"Kids are on their cell phones the 14 hours a day they are not in school," Duncan said in a recent interview with eCampus News at Education Department (ED) headquarters in Washington, D.C. With teenagers and young adults using cell phones constantly, Duncan said, technology officials should find ways to send homework, video lectures, and other classroom material so students can study wherever they are.Does it really make sense that the kids will study during those 14 hours of the day that they're not in school if they couldn't be bothered to study during the 6.5 hours they were in it?
I always come back to this question: If students were so good at studying outside of school such as during the summer, why don't they come back to school better? Why is there such a drop-off during the 10 weeks of summer? The Internet and Wikipedia and all those free online courses and thousands of free websites (like my real one, not this one) that articulate pretty much everything that happens in class, are all available during the summer. Judging from the logs, though, it's not used all that much.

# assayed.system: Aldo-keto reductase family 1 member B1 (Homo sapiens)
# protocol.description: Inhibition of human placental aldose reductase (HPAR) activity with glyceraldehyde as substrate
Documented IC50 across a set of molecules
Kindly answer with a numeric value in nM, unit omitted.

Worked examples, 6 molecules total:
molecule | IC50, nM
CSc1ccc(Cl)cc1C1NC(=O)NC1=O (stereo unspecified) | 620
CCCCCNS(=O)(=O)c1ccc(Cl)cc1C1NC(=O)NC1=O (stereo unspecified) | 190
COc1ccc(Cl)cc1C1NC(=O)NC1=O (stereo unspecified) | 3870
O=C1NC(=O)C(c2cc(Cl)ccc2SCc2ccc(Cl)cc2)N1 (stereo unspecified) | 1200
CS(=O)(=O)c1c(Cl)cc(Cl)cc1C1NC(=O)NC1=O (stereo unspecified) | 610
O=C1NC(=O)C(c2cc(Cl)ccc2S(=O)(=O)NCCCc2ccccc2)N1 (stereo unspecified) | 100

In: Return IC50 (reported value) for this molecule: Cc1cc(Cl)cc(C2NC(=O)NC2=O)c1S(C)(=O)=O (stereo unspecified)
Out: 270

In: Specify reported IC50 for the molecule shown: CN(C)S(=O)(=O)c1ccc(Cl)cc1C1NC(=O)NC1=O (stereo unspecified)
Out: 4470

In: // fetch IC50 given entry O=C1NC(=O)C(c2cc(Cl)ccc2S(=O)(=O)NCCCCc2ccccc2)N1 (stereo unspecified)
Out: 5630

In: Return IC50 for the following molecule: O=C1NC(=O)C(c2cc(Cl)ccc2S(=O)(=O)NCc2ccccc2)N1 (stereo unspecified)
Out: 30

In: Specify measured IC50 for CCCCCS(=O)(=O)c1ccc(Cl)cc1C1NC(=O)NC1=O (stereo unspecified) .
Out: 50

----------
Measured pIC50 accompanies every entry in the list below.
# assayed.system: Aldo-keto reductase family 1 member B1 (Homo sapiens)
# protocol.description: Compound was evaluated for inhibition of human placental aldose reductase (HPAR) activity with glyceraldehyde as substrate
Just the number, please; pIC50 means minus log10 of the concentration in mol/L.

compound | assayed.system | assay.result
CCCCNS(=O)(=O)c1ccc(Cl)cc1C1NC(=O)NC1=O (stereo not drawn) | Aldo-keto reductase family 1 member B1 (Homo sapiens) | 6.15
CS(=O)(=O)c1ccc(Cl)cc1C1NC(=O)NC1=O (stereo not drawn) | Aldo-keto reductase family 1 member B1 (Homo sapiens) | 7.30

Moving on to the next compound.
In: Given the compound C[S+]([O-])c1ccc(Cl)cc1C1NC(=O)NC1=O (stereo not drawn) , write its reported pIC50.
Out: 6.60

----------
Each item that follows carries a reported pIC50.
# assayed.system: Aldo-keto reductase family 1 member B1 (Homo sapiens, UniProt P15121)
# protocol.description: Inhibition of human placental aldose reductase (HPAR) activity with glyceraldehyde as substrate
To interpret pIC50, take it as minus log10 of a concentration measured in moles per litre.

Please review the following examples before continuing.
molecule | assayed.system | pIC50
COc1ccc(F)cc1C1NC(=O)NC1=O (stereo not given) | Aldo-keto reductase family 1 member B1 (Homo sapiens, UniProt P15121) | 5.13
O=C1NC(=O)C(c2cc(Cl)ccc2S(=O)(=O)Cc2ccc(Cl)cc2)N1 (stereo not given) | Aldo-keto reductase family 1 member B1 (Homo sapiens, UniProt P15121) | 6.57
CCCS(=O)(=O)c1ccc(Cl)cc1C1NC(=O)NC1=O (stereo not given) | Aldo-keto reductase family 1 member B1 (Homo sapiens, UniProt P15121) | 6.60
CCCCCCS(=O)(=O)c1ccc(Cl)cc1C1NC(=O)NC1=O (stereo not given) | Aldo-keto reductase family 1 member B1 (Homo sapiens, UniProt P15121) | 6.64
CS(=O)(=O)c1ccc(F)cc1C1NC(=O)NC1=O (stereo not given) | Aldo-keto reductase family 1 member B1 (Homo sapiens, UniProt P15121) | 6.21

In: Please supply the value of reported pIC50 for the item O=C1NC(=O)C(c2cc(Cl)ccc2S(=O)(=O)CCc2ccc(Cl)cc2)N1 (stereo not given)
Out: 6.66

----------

Could it be that students don't learn very much outside of the classroom, that the cellphones are used for chatting and sexting rather than for education?
I wonder, too, if you make everything available outside of the classroom, what incentive is there to be in class and paying attention? "I don't need to write this down, I can get it from the website." "I don't need notes because you'll write them for me." which then leads to "I don't understand this question on the test because I didn't understand your notes." Not surprising, since you didn't actually read them, you just skimmed them and made some very broad assumptions about your understanding.